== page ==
Iodine deficiency is a global health issue. The World Health Organization (WHO) estimates over two billion people may be iodine deficient, with up to 50 million of them suffering from serious symptoms of iodine deficiency, such as brain damage. Once a rare concern in the Western world, this imbalance is on the rise in North America.
This may be related to modern industrial agricultural practices and a lack of minerals in the soil. Environmental pollutants have robbed the soil of nutrients, and this translates into poor iodine content in foods. Iodine is especially necessary for pregnant women, their unborn babies, and young children; a deficiency can lead to developmental issues.[4, 5, 6, 7]
Iodine deficiency symptoms manifest as a result of improper thyroid hormone production. In other words, when the thyroid gland does not receive enough iodine, trouble ensues. The more serious signs and symptoms of iodine deficiency may vary from one person to the next but usually include the following:
- Thyroid enlargement — sometimes called “goiter”
- Mental imbalances such as depression and anxiety
- Developmental issues
- Fetal hypothyroidism (improper functioning of the thyroid in unborn children, which leads to brain damage)
Other Symptoms of Iodine Deficiency
Beyond the global issue of iodine deficiency in children, Westerners are also susceptible to a lack of iodine. Many researchers are looking into the correlations between various chronic conditions and a lack of iodine. Let’s look at some of the lesser-known symptoms of iodine deficiency.
Reduced Brain Function
Studies have shown the correlation between the shortage of iodine and cognitive function. In fact, one study from 2009 found that iodine supplementation in mildly-deficient children helped improve their perceptual reasoning.
The thyroid and immune system are linked, so when the thyroid doesn’t get enough iodine, the immune system is weakened. This can cause individuals with symptoms of iodine deficiency to experience more cases of the cold and flu.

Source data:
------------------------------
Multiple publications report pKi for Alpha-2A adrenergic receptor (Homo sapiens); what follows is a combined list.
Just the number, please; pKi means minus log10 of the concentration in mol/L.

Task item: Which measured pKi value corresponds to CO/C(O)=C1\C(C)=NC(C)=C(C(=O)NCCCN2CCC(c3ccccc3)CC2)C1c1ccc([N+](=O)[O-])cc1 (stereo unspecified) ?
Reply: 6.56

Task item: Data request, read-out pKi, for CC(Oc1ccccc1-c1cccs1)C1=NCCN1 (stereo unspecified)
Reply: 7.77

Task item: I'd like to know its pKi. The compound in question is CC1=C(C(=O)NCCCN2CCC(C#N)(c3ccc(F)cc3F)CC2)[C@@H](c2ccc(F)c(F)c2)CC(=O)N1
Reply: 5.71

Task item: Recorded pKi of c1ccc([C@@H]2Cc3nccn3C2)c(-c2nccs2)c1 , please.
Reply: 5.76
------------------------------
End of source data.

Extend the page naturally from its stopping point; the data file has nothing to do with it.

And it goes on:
Emotional Upset & Anxiety
Due to the relationship between iodine and hormone balance, an iodine deficiency disrupts hormone receptors and communication. This may lead to emotional imbalances, anxiety, and a lack of sexual interest.
Breast Cysts, Soreness & Heaviness
A study reported in the Canadian Journal of Surgery found that 70 percent of patients given iodine supplements showed an improvement in their fibrocystic breast disease. This lead to speculation on if there’s a correlation between iodine deficiency and breast cancer, although more research is required. It is known, however, that there is a connection between a lack of iodine in women and breast tenderness that accompanies the menstrual cycle.
Compromised Organ Function
Because of iodine’s role in organ health, iodine deficiency may affect the detoxification abilities of organs and even lead to organ failure.
Improper Thyroid Function
The New England Journal of Medicine reported a correlation between iodine intake and thyroid disease. When the thyroid doesn’t function properly, it causes a whole host of symptoms. These include fatigue, exhaustion, puffy eyes, digestive upset, muscle pain, depression, weight gain, swelling, memory impairment, dry skin, brittle nails, sensitivity to cold, hair loss, high cholesterol, and low immunity.
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